“Byzantium: The Decline and Fall”

John Julius Norwich

I do like this bit from the epilogue, as Norwich sums up the various rulers the empire had over its 1,100-odd years of existence:

Of those eight-eighty [emperors], a few – Constantine himself, Justinian, Heraclius, the two basils, Alexius Comnenus – possessed true greatness; a few – Phocas, Michael III, Zoe and the Angeli – were contemptible; the vast majority were brave, upright, God-fearing, unimaginative men who did their best, with greater or lesser degrees of success.

Just the word “unimaginative” in there really got to me. What a painful legacy to leave!

It is, though, pretty fitting. A lot of the events of this book boil down to “and then something else went wrong, which would’ve been quite manageable if the Emperor had been slightly better at being Emperor.” Though, admittedly, there’s also a whole lot of them where the “would’ve been quite manageable” leads instead to “if the Who’s Who of Constantinople could’ve taken a break for one month from squabbling with each other in order to keep the Empire from slowly dissolving.” So much of the decline of the Byzantine Empire feels like a testament to selfishness. The Emperor is off trying to consolidate the recapture of some of the critical agricultural heartland of the empire? Sure, that’s probably important and all, but it also means he’s distracted, and now’s your chance to stab him in the back!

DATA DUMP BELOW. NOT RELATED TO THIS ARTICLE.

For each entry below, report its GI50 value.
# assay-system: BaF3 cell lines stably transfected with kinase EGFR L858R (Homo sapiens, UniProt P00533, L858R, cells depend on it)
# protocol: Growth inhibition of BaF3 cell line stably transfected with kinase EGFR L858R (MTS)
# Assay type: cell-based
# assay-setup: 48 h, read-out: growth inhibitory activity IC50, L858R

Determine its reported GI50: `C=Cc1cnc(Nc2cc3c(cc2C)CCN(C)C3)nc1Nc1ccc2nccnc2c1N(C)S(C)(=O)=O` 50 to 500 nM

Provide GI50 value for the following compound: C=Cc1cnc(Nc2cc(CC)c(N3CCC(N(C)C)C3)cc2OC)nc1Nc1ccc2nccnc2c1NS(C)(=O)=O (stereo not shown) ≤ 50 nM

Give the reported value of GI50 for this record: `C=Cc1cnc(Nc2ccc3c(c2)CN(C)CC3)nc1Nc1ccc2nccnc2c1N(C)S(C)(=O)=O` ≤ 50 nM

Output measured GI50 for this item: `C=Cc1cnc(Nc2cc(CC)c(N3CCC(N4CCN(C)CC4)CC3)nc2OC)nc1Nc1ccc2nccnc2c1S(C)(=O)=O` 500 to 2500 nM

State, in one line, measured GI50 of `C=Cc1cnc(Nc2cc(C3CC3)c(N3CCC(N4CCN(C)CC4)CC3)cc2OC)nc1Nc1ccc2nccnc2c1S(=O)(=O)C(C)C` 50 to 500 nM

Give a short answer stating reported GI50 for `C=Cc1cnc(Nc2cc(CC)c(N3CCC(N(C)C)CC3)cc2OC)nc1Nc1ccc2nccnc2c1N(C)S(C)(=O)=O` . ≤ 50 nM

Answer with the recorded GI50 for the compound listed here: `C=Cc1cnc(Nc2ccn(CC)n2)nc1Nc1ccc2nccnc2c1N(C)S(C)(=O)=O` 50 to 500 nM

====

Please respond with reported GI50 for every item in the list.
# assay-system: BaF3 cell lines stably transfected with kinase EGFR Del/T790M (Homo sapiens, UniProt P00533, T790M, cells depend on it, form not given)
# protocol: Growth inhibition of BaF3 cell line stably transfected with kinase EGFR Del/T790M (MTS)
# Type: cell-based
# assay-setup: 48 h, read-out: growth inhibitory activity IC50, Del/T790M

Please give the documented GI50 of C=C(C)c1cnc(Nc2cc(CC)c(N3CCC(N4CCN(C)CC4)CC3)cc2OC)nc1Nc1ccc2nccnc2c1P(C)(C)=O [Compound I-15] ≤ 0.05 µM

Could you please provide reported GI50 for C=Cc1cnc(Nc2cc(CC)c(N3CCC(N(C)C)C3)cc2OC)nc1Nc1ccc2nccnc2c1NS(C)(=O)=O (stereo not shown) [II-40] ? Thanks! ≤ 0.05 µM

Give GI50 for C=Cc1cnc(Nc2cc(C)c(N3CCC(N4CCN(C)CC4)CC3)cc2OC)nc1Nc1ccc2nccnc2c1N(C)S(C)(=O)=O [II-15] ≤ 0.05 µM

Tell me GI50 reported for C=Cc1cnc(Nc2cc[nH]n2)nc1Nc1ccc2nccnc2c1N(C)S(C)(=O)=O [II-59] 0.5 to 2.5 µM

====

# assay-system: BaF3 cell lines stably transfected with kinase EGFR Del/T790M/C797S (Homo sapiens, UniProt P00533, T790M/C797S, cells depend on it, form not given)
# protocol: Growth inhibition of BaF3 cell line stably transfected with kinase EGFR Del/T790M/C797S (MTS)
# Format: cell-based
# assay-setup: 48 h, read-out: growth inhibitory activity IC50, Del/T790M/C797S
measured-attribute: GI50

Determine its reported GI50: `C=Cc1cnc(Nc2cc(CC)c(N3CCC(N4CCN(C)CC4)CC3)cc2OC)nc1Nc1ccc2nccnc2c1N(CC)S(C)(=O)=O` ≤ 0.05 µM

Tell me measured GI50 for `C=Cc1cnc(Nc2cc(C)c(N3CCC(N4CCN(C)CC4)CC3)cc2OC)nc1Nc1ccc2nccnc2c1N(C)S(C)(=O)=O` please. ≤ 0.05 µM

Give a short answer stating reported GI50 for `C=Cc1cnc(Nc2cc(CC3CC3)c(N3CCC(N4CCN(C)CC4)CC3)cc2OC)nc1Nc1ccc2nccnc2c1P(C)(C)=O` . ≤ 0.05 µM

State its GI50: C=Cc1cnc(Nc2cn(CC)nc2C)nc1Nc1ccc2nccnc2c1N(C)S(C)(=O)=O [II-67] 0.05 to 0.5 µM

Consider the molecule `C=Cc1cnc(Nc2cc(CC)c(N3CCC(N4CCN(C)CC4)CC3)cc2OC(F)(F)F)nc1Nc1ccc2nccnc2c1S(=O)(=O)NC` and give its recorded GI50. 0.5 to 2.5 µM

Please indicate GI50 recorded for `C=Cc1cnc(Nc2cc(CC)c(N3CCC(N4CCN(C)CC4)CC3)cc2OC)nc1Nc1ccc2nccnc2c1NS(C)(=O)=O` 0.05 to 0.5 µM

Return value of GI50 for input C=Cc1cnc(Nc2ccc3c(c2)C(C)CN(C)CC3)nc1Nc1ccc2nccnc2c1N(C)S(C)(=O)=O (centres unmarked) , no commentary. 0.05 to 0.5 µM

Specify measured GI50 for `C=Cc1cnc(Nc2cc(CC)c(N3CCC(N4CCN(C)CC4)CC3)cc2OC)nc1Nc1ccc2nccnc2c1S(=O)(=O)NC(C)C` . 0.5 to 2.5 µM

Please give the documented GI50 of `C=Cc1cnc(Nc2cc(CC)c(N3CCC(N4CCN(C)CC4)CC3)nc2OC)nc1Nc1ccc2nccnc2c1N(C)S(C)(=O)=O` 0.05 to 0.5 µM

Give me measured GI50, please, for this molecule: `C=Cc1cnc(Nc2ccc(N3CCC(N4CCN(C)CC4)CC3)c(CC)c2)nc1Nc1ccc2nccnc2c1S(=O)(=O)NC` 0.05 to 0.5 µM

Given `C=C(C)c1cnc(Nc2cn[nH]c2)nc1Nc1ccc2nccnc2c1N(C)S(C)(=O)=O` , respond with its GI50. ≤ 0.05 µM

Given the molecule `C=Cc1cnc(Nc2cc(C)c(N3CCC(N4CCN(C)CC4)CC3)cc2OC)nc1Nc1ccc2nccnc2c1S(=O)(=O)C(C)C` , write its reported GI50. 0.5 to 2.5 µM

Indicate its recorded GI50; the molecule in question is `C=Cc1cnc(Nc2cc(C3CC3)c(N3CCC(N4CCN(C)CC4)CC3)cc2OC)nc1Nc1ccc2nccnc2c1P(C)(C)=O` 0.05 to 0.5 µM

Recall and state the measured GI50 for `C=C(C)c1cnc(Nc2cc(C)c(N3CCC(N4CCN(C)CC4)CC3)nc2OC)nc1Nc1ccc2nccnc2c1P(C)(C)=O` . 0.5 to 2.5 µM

I think I’ll place this book at second place of the trilogy; the first was just overwhelming, the second did a better job at storytelling, and the third did an even better job at telling the story… but by this point in history, it was a really depressing story. That said, if you want to read about the slow decline of the Byzantine Empire, this is a pretty solid way to do so, and you’re welcome to give it a try.1

  1. This is an Amazon affiliate link – if you buy it from here, I get a little bit of commission. It won’t hurt my feelings if you buy it elsewhere; honestly, I’d rather you check it out from your local library, or go to a local book store. I prefer Bookshop affiliate links to Amazon when possible, but in this case, the book wasn’t available there, so it’ll have to do.

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